Not affiliated to a political party, Abbassi was able to mediate between the various political stakeholders in the "National Dialogue" only because all those involved trust him. For hours he listened to the positions of the various camps. "We kept reaching the point where someone would say to me: until here and no further, because we fear what the others will do. Of course I couldn't say that to the others. I had to keep some things to myself so that the dialogue could succeed." Even his fellow quartet members never found out all the details of the deals that were hashed out behind closed doors.

Once his mandate ends next year, Abbassi wants to write down everything that's not secret. He wants to convince future generations that dialogue is the only reasonable means for resolving conflicts.

Abbassi is pleased that his achievements have now been crowned with the Nobel Peace Prize, but he nonetheless remains modest. "When we launched the dialogue, we never thought it would someday be rewarded in this way. What gratified us the most was to have led our country out of the crisis."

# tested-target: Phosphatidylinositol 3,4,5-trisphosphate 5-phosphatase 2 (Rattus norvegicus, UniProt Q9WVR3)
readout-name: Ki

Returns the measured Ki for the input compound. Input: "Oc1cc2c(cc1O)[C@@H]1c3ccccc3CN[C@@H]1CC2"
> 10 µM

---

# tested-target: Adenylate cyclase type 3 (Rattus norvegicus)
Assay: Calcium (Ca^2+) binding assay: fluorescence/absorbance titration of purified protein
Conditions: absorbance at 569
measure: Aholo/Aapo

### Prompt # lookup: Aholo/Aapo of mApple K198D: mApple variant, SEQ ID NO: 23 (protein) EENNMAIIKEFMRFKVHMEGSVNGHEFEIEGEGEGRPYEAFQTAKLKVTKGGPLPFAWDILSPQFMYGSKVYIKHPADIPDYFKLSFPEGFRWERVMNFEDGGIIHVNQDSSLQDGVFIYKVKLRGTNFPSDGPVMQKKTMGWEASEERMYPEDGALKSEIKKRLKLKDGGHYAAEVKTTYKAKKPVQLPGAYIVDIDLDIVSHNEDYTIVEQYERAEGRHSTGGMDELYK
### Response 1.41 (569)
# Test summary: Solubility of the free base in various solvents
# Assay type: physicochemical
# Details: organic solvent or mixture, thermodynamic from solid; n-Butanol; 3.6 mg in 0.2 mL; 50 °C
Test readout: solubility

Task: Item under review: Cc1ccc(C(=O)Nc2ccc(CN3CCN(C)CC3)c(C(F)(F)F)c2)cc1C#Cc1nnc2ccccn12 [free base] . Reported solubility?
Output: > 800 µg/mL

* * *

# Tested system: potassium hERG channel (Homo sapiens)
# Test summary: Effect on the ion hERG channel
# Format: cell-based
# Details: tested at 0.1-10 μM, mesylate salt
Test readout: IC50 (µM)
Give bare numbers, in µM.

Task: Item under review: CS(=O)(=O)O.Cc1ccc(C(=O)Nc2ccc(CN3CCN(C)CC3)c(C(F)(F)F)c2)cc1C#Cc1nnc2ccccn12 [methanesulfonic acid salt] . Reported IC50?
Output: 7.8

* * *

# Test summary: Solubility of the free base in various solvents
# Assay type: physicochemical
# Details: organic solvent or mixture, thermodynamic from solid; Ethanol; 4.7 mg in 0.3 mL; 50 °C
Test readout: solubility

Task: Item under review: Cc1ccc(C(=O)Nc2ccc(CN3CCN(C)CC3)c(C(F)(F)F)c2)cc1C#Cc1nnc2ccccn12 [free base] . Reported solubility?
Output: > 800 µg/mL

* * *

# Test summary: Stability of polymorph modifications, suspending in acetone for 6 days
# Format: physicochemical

The next hurdle to be overcome is the upcoming collective bargaining in the private sector. The labour union and employers' association have been struggling for weeks to reach a compromise – Nobel Prize or not.

"We all recognised in 2013 that Tunisia was in danger and that we could only save the country by working together. But that doesn't mean we share the same views on other things," says Abbassi with a mischievous smile. He hopes, however, that in this case once again dialogue will bring about a solution.

Sarah Mersch

© Qantara.de 2015

Translated from the German by Jennifer Taylor